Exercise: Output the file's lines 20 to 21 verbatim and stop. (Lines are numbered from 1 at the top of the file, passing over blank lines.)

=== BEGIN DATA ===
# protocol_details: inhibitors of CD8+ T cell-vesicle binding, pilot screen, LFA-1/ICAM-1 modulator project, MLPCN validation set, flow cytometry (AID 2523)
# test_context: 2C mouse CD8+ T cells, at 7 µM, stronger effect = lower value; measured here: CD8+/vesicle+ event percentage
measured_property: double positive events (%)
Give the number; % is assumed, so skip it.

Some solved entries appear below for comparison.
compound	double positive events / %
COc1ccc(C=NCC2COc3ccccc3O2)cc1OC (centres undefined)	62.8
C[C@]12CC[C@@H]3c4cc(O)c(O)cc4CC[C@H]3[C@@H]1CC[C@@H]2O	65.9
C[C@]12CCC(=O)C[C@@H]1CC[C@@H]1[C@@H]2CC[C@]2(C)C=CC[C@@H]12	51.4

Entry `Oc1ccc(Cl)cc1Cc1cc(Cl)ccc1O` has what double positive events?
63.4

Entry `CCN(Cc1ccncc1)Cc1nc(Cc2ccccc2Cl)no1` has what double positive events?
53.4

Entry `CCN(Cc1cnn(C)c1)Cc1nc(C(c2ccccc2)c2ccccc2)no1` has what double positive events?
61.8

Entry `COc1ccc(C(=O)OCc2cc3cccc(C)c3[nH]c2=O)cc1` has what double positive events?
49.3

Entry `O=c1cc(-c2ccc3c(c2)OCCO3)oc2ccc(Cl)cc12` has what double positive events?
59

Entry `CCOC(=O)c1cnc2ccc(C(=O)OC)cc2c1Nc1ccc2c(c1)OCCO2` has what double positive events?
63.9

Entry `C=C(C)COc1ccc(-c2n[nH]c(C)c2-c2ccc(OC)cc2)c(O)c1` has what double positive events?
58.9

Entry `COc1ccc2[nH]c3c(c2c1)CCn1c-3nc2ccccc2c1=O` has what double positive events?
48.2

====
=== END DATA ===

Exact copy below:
Entry `CCOC(=O)c1cnc2ccc(C(=O)OC)cc2c1Nc1ccc2c(c1)OCCO2` has what double positive events?
63.9